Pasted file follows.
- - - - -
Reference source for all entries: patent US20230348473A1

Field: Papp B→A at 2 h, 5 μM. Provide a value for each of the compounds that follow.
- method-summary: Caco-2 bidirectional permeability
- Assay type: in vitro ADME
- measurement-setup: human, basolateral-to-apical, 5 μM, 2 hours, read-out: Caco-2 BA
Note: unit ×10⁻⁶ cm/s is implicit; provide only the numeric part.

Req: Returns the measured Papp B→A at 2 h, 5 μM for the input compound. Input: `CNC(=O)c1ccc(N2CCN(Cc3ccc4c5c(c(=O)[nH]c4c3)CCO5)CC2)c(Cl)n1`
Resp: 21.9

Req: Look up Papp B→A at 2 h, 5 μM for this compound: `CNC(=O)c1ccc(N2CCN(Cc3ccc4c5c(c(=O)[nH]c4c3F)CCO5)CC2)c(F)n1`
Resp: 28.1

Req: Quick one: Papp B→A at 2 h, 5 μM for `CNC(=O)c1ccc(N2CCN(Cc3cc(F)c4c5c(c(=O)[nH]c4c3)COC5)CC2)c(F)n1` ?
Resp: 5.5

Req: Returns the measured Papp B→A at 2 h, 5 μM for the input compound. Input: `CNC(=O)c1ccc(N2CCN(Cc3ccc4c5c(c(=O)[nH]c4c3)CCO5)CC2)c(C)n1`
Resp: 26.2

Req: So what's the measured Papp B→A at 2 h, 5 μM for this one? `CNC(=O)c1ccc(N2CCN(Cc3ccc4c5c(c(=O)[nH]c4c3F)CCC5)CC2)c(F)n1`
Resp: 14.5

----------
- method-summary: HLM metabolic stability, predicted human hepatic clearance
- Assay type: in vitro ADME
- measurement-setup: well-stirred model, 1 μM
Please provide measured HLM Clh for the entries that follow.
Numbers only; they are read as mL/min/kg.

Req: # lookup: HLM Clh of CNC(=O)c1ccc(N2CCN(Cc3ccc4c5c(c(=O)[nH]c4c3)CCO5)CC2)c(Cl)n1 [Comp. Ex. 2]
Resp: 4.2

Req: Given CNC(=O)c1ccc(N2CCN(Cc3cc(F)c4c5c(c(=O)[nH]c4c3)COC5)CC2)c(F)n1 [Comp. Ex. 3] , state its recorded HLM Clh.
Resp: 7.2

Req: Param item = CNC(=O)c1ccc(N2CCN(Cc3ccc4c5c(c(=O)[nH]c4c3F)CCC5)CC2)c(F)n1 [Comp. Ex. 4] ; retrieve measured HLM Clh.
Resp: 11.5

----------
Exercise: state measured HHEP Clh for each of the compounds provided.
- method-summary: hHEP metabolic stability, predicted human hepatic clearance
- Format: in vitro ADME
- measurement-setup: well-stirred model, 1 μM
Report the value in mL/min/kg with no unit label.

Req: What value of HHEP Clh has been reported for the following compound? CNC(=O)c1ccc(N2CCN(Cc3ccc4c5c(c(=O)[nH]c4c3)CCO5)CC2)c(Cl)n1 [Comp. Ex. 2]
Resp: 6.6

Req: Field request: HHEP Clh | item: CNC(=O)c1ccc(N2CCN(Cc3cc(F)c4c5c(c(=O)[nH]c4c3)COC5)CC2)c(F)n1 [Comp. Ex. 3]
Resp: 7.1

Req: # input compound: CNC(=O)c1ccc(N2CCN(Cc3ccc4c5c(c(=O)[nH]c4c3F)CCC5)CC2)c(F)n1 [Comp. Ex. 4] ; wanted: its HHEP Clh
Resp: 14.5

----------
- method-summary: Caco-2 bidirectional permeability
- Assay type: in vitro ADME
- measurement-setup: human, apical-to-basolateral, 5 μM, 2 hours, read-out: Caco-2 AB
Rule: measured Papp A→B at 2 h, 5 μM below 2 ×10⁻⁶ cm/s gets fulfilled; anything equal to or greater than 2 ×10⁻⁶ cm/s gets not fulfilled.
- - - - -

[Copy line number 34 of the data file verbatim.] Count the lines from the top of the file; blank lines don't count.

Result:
Report the value in mL/min/kg with no unit label.